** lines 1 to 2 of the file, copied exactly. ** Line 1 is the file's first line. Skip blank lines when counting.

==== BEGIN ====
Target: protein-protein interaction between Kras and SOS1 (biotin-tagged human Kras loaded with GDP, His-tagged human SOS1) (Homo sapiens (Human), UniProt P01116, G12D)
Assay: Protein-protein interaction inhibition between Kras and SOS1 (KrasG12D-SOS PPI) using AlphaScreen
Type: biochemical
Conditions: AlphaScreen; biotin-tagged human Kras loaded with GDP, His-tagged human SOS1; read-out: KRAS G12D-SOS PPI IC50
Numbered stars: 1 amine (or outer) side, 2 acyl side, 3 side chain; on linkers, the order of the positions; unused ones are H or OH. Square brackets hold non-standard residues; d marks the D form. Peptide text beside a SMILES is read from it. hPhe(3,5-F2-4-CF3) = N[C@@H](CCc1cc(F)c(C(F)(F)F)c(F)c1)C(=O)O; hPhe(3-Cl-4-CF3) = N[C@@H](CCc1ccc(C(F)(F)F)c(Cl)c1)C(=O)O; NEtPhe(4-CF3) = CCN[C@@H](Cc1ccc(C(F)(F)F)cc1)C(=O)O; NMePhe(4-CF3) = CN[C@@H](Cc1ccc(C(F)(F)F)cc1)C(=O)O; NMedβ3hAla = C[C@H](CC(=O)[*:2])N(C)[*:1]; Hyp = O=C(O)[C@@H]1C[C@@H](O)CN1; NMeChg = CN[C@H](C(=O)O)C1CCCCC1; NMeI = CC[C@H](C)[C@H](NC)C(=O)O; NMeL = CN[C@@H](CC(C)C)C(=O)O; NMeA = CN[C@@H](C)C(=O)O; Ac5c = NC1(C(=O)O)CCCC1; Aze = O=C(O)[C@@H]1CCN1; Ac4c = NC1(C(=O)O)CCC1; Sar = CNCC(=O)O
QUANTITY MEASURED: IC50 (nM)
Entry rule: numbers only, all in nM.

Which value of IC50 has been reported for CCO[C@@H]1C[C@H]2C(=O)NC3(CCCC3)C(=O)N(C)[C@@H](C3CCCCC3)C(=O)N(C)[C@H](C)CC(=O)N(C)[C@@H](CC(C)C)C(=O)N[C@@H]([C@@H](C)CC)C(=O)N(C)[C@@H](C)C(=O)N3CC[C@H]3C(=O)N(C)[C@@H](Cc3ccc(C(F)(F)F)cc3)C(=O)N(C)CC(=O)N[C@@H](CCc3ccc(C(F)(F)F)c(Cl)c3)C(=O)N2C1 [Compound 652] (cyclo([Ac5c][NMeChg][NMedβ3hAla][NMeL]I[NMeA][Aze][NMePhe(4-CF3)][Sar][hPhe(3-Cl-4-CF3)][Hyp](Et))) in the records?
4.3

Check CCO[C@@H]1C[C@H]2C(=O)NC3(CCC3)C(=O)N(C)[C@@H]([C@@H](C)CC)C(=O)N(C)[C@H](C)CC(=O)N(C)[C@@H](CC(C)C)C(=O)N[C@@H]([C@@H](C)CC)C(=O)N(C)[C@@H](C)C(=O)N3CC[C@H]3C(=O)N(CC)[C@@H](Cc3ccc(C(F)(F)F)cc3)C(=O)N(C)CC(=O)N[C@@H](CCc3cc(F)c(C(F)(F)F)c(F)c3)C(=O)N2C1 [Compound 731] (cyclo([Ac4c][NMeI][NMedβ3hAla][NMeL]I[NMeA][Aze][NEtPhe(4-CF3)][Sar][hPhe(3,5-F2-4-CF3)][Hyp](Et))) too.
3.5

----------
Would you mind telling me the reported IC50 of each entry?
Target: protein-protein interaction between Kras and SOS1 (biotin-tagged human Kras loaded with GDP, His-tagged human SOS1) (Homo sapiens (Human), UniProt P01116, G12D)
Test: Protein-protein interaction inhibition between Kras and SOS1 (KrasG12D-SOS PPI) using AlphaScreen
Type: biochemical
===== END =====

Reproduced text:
Target: protein-protein interaction between Kras and SOS1 (biotin-tagged human Kras loaded with GDP, His-tagged human SOS1) (Homo sapiens (Human), UniProt P01116, G12D)
Assay: Protein-protein interaction inhibition between Kras and SOS1 (KrasG12D-SOS PPI) using AlphaScreen